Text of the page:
Looking Ahead to 2017
The information contained in this article is not intended as legal advice and may no longer be accurate due to changes in the law. Consult NHMA's legal services or your municipal attorney.
“May you live in interesting times.”
(Purported Chinese curse; true origin unknown).
It appears that we have a few minutes between the end of the 2016 presidential campaign and the launch of the 2020 campaign to take stock of the election results and look ahead to 2017. It appears that 2017 will be the “interesting times” that will disrupt the status quo. During the Obama administration, a divided Congress deadlocked on most proposed legislation that would have made any major changes to employee rights and employer responsibilities. The big exception was the enactment of the Affordable Care Act (ACA) (“Obamacare”), which mandated that covered employers provide eligible employees with affordable health insurance benefits or pay a fine. Unable to push legislation through Congress, the Obama Administration shifted its focus to changing federal regulations, which do not require legislative approval. The best example of this shift is the changes to the Fair Labor Standards Act (FLSA) salary test, which would have made most employees earning less than $47,476 per year eligible for overtime pay.
Whenever there is a change in the political party controlling the White House, there are resulting shifts in administrative approach and philosophy. Through Cabinet and other appointments, a new President can alter the way existing laws are administered. For example, under the Obama administration the US Department of Labor significantly increased its emphasis on enforcement by adding investigators, refusing to negotiate liquidated damages assessments, and in some cases, seeking criminal sanctions. In contrast, the Bush administration’s focus was less enforcement oriented and more focused on educating employers. Presidential appointments to the National Labor Relations Board, Equal Employment Opportunity Commission, and Occupational Safety and Health Administration, as well as the Supreme Court, can all effect how existing laws are interpreted and enforced. For example, following the death of Justice Scalia, a 4-4 tie Supreme Court split in the Friedrichs v. California Teachers Association case has allowed public sector unions to continue to collect “agency fees” from bargaining unit members who decline to join a labor union. Should a similar case come back before the Court, as it likely will, a new conservative Justice could tip the balance, resulting in a decision that could seriously impact labor organization finances.
It seems likely that the incoming Trump administration will follow that same pattern. While no candidate has been announced, it can be assumed that Secretary of Labor Perez’ replacement will have a more pro-employer outlook. It seems likely that the next Labor Secretary will considering withdrawing the new FLSA salary test regulations, which were scheduled to go into effect on December 1, but which were enjoined by a federal court in late November. It is also likely that the Trump administration will seek to dismantle the most objectionable elements of the ACA, including the “Cadillac Tax” and mandatory coverage requirements. The fate of other ACA provisions that are intended to transform the health system from fee for service to a value-based model remains uncertain.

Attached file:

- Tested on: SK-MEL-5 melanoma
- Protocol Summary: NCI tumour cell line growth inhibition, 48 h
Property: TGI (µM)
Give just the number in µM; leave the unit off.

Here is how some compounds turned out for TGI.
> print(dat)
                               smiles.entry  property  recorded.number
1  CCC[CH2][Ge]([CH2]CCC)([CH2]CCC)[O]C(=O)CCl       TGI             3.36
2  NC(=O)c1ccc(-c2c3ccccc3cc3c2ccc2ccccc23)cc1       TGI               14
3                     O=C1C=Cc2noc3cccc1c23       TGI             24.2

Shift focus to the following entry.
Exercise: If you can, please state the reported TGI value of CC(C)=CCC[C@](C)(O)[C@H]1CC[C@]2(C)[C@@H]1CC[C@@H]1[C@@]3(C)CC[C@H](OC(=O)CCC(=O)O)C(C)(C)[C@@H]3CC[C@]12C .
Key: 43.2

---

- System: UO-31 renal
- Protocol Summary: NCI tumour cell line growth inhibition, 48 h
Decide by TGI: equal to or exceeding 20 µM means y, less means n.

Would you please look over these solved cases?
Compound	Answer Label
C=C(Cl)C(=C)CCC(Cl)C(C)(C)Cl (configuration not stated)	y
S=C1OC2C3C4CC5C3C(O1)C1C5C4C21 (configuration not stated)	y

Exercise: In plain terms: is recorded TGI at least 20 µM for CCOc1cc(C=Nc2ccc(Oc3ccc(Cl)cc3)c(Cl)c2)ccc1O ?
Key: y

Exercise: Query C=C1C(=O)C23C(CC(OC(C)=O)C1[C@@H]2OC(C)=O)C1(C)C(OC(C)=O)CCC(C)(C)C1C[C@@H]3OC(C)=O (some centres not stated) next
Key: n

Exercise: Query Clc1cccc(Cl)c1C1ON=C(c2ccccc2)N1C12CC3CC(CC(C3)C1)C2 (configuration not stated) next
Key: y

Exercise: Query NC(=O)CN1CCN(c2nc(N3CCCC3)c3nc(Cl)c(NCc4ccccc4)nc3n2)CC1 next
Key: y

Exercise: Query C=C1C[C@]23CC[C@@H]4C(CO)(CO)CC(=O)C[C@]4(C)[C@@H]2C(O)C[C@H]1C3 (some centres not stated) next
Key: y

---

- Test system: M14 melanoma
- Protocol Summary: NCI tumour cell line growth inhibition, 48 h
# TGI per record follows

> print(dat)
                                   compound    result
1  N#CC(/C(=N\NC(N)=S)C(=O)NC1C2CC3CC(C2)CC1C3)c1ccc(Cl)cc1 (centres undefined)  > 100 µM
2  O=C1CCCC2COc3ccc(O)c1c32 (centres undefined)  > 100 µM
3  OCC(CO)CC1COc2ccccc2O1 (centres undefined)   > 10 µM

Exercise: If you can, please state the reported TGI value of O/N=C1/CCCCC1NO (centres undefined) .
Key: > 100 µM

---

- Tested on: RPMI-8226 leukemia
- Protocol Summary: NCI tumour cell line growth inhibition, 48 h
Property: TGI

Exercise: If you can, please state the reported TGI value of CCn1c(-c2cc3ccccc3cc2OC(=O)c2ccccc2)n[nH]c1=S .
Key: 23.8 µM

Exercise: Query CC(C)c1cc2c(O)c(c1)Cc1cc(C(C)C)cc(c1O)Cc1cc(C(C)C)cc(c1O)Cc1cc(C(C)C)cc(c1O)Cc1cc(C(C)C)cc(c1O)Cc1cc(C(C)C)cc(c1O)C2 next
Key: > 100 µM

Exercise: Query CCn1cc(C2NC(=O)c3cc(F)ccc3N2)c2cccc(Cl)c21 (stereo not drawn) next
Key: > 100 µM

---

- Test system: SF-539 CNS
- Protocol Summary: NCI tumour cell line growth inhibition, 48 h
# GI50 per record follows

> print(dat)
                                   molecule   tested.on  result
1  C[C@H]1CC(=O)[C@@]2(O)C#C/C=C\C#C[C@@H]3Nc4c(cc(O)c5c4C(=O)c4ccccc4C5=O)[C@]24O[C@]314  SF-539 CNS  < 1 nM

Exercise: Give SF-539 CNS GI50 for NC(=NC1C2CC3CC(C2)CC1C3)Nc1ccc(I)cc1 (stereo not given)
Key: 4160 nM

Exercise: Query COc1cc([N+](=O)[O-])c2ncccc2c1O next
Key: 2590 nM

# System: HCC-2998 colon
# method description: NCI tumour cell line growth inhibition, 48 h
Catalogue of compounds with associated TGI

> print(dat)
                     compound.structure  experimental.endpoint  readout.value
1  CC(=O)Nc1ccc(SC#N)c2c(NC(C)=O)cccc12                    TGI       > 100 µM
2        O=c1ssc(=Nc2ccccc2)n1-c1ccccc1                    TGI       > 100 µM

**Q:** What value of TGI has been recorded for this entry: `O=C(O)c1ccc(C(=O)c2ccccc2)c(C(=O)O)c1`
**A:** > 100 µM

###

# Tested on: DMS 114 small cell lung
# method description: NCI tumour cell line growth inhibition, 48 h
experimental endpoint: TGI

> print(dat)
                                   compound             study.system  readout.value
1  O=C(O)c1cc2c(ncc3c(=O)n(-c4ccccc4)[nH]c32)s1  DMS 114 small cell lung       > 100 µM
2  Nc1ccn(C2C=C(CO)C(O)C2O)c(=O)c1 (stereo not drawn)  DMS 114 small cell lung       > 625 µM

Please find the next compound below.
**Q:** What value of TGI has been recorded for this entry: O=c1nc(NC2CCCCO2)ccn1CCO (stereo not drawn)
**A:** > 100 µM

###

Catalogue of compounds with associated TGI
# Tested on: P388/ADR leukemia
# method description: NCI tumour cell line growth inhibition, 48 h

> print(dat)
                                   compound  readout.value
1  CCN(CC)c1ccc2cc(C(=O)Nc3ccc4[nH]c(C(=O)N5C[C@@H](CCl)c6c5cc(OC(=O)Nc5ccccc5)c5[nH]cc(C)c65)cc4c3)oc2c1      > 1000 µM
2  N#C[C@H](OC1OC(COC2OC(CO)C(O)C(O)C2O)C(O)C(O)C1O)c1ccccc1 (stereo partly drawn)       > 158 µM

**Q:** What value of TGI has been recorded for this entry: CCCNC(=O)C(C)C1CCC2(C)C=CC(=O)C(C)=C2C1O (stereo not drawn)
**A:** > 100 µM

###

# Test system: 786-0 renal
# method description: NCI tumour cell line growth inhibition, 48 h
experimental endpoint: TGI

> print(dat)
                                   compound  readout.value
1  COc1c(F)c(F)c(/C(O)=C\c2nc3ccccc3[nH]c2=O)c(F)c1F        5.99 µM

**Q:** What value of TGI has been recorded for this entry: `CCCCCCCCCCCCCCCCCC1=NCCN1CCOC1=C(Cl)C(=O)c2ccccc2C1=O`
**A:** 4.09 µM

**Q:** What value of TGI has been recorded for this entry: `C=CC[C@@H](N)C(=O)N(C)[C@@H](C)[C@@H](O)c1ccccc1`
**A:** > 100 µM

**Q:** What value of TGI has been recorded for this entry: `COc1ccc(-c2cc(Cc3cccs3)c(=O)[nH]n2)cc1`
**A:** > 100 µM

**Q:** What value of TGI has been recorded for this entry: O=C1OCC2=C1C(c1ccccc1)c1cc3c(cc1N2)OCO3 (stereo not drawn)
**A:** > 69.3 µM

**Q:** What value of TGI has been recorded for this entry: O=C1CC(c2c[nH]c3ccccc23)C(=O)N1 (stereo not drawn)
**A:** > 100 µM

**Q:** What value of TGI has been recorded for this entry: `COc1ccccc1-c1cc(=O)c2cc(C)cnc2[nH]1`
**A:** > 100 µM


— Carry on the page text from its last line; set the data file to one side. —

During the campaign, President-Elect Trump gave mixed signals with regard to increasing the minimum wage and so-called “family friendly” legislation, such as paid sick leave. It would be surprising if either gained traction in the new Congress. It is clear that the new Administration will support some form of enhanced immigration law enforcement. This is unlikely to have a significant impact in New Hampshire, which is estimated to have a small illegal immigrant population. With a State unemployment rate of 2.3% and an aging population, a lack of available workers, particularly in law enforcement, corrections, emergency services, and critical skills education, will present employers with a greater challenge.
With Republicans in the majority in the State Legislature and holding the Governor’s office, it is also unlikely that there will be an increase in minimum wage or expansion of employee protective legislation at the State level. However, shifts in Administration priorities for State agencies will take longer to implement, as Commissioners and agency directors serve set terms and can only be replaced when their terms expire or if they resign.
While these anticipated developments suggest less aggressive government enforcement of existing laws, it is important that employers continue to recognize the importance of remaining in compliance. Most federal and state employee protective legislation provides for both governmental enforcement and a private right of action, which allows individual employees to pursue claims through the court system. A change in administration at either the federal or state level has no immediate impact on trial courts. As a result, there is an increased likelihood that the volume of private action court claims will increase over the next few years. We live in interesting times.
Mark Broth is a member of the DrummondWoodsum’s Labor and Employment Group and his practice focuses on the representation of private and public employers in all aspects of the employer-employee relationship. This is not a legal document nor is it intended to serve as legal advice or a legal opinion. Drummond Woodsum & MacMahon, P.A. makes no representations that this is a complete or final description or procedure that would ensure legal compliance and does not intend that the reader should rely on it as such. “Copyright 2017 Drummond Woodsum. These materials may not be reproduced without prior written permission.”